Have you ever become separated from your companion animal? What strategy did you use to search, and were you successful? We’d love to hear about your experiences. Share your stories in the comments section below!

Comments (5) -

  • Sasha

    11/17/2017 5:25:01 PM |

    We are so happy Chevy is safe and sound!

  • Anthony

    11/21/2017 9:13:44 PM |

    I know I missed the point of the story, but 20,642 unread emails????

  • Lisa

    11/21/2017 9:50:17 PM |

    What a cool idea! Thanks for sharing. Glad Chevy is home safely.

  • Kristin Hamilton

    11/22/2017 10:50:27 AM |

    My 6 month old Cocker Spaniel snuck out when the gardener came. Afterwards a freak thunder storm occurred which caused her to not be able to find her way home. We searched day and night and called out to her. Animal Control said she was not far but too scared to come out. A month later the AC Officer happened to see her with her hot pink collar down in the wash under a tree. She drove down and just scooped her up in her arms and took her to the local Vet. They shaved her as she was covered in foxtails. Apparently had gotten enough water from rain and ate bugs and oranges off the nearby grove. She came home happy and lived to be 15 years old and never ran off again. It was a horrible month and my 5 yr old was so sad until she returned. Strangers helped look for her and I received so many letters of support. So glad it turned happy and now we get our dogs chipped as well.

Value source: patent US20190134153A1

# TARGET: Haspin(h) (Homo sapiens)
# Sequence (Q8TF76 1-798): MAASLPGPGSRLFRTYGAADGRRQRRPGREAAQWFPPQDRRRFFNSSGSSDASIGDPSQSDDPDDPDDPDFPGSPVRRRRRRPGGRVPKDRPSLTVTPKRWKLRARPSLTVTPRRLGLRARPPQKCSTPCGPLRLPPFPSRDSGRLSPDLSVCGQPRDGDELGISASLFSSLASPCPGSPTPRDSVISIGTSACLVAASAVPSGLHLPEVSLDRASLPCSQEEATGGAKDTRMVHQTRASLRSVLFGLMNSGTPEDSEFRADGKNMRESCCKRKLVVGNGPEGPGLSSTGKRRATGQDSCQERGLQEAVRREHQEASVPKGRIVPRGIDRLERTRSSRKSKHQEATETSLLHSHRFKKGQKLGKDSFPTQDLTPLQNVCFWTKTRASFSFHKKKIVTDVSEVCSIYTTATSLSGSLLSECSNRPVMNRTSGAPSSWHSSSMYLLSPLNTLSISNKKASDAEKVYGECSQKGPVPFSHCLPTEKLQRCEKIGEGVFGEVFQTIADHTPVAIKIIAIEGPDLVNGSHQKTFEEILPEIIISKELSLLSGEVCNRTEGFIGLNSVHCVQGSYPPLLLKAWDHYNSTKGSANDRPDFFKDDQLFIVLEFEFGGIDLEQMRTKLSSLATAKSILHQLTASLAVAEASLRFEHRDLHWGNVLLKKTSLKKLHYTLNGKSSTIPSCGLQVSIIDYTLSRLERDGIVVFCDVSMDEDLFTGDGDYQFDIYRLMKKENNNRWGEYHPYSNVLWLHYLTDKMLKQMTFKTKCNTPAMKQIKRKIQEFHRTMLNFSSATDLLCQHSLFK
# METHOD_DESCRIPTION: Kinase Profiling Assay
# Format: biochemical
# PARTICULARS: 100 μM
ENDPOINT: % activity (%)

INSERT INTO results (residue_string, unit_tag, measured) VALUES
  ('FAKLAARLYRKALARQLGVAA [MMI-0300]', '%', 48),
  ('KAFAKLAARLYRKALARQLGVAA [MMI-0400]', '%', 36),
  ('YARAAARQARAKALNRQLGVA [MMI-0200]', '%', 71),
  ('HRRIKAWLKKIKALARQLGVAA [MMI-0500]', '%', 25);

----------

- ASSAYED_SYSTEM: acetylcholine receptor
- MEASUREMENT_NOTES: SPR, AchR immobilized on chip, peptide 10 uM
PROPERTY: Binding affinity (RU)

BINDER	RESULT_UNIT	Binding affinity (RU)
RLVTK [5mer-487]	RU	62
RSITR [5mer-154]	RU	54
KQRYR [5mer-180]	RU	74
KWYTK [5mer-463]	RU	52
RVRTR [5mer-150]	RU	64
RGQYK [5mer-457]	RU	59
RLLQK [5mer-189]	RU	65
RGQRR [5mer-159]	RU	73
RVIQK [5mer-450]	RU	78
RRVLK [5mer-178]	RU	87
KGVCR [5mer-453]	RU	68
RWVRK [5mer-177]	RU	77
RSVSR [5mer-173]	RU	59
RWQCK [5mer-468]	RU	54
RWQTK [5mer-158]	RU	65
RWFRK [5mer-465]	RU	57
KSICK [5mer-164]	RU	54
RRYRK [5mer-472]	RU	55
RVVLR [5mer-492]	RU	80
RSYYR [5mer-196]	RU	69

• Diane

    11/22/2017 11:09:55 AM |

    Our cat came up AWOL after my daughter left her unattended and forgotten on her tether overnight. After a frantic search I contacted the humane society. They told us an indoor cat generally stays within a 1 block or less radius. We left lost  cat flyers on every door in our apartment complex. As we were moving in a couple days it was crucial we find her asap.  I would go out and call her without success. The night before our move I called her consistently, determined she would be found. A resident in the next building could hear what sounded like a baby crying. It was my cat hiding in the wooded area responding to my calling her name. Thanks to our flyers the resident called us and within minutes we had our dear sweet companion home.

Add comment